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United States Department of Agriculture

Agricultural Research Service

Title: Soil Microbial Effects on Heavy Metal Uptake into Hyperaccumulators

Authors
item Angle, J - UMD, COLLEGE PARK
item Delorme, Thierry - UMD, COLLEGE PARK
item Abu-Shanab, Reda - UMD, COLLEGE PARK
item Chaney, Rufus
item Van Berkum, Peter

Submitted to: Abstracts for New Phytologist Symposium
Publication Type: Abstract Only
Publication Acceptance Date: September 30, 2002
Publication Date: September 30, 2002

Technical Abstract: Uptake of heavy metals into hyperaccumulators is influenced by a number of chemical, physical and biological factors. Of these, recent evidence has shown that microbes living within the rhizosphere of hyperaccumulators may have a significant effect on metal uptake. Much is known about the role mycorrhizae play in metal uptake with most species generally reducing uptake from highly enriched soil. Much less is known about free living rhizosphere bacteria, especially since these organisms are often quite difficult to study. We have been using both cultural and genetic approaches to characterize hyperaccumulator rhizosphere populations. In general, we have found that all soil bacteria, whether rhizosphere competent or not, increase metal uptake into plants. This may simply be related to metabolic function and excretion of wastes into the rhizosphere. However, we have found specific bacteria within the rhizosphere of hyperaccumulators that preferentially increase metal uptake into plants at a much higher rate than microbes that do not colonize the rhizosphere of hyperaccumulators. For some bacteria, the increase in uptake can be up to 33% above that when plants are not inoculated with the specific bacterial strain. Studies are continuing to determine whether inoculation can be commercially applied during phytoremediation, and risk assessment studies are underway to assess the safety of this practice.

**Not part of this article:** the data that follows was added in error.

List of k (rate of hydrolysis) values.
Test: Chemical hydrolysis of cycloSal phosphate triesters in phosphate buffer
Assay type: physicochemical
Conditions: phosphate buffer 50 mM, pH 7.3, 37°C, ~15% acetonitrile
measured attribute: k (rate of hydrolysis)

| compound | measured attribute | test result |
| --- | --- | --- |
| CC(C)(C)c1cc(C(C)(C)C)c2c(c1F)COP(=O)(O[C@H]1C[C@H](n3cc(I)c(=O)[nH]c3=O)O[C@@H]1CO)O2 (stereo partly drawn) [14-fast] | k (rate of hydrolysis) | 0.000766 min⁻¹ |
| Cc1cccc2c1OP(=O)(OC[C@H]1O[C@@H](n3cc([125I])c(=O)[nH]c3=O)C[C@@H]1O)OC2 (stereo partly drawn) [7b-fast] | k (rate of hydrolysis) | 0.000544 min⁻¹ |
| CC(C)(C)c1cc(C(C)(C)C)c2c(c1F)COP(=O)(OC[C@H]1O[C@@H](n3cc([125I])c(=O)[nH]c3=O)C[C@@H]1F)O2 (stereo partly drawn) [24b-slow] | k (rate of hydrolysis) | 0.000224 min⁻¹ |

Last Modified: 12/22/2014